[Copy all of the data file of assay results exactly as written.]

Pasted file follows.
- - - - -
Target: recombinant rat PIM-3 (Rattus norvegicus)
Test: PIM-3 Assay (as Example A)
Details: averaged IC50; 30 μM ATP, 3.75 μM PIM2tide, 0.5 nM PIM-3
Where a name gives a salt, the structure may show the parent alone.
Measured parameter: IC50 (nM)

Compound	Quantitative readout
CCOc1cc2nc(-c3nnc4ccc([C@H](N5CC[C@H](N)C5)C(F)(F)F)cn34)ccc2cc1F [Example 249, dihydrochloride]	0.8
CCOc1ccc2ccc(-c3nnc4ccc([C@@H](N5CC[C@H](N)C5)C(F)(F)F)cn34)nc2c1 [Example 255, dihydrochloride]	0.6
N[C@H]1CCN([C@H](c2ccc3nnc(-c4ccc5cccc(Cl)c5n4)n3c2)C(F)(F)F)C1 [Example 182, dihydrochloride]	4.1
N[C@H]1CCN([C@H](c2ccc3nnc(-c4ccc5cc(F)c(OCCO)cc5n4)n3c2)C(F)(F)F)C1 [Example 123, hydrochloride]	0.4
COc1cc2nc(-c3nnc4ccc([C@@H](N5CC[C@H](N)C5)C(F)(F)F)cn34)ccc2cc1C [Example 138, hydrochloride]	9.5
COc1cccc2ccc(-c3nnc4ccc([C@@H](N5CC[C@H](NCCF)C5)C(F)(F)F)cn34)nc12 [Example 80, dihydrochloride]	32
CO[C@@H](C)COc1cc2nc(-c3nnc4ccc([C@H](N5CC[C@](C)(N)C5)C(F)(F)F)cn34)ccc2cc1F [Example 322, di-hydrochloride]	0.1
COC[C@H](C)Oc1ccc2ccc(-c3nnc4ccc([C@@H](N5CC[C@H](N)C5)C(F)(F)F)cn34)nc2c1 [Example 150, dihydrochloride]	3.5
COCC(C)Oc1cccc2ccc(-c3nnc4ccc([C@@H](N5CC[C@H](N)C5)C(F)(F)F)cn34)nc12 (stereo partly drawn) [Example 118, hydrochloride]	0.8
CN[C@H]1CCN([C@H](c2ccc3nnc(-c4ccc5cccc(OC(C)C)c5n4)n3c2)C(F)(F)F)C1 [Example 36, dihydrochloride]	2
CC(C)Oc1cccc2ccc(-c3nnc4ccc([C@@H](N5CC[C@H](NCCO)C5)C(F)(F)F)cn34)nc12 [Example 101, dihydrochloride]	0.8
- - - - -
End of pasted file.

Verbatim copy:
Target: recombinant rat PIM-3 (Rattus norvegicus)
Test: PIM-3 Assay (as Example A)
Details: averaged IC50; 30 μM ATP, 3.75 μM PIM2tide, 0.5 nM PIM-3
Where a name gives a salt, the structure may show the parent alone.
Measured parameter: IC50 (nM)

Compound	Quantitative readout
CCOc1cc2nc(-c3nnc4ccc([C@H](N5CC[C@H](N)C5)C(F)(F)F)cn34)ccc2cc1F [Example 249, dihydrochloride]	0.8
CCOc1ccc2ccc(-c3nnc4ccc([C@@H](N5CC[C@H](N)C5)C(F)(F)F)cn34)nc2c1 [Example 255, dihydrochloride]	0.6
N[C@H]1CCN([C@H](c2ccc3nnc(-c4ccc5cccc(Cl)c5n4)n3c2)C(F)(F)F)C1 [Example 182, dihydrochloride]	4.1
N[C@H]1CCN([C@H](c2ccc3nnc(-c4ccc5cc(F)c(OCCO)cc5n4)n3c2)C(F)(F)F)C1 [Example 123, hydrochloride]	0.4
COc1cc2nc(-c3nnc4ccc([C@@H](N5CC[C@H](N)C5)C(F)(F)F)cn34)ccc2cc1C [Example 138, hydrochloride]	9.5
COc1cccc2ccc(-c3nnc4ccc([C@@H](N5CC[C@H](NCCF)C5)C(F)(F)F)cn34)nc12 [Example 80, dihydrochloride]	32
CO[C@@H](C)COc1cc2nc(-c3nnc4ccc([C@H](N5CC[C@](C)(N)C5)C(F)(F)F)cn34)ccc2cc1F [Example 322, di-hydrochloride]	0.1
COC[C@H](C)Oc1ccc2ccc(-c3nnc4ccc([C@@H](N5CC[C@H](N)C5)C(F)(F)F)cn34)nc2c1 [Example 150, dihydrochloride]	3.5
COCC(C)Oc1cccc2ccc(-c3nnc4ccc([C@@H](N5CC[C@H](N)C5)C(F)(F)F)cn34)nc12 (stereo partly drawn) [Example 118, hydrochloride]	0.8
CN[C@H]1CCN([C@H](c2ccc3nnc(-c4ccc5cccc(OC(C)C)c5n4)n3c2)C(F)(F)F)C1 [Example 36, dihydrochloride]	2
CC(C)Oc1cccc2ccc(-c3nnc4ccc([C@@H](N5CC[C@H](NCCO)C5)C(F)(F)F)cn34)nc12 [Example 101, dihydrochloride]	0.8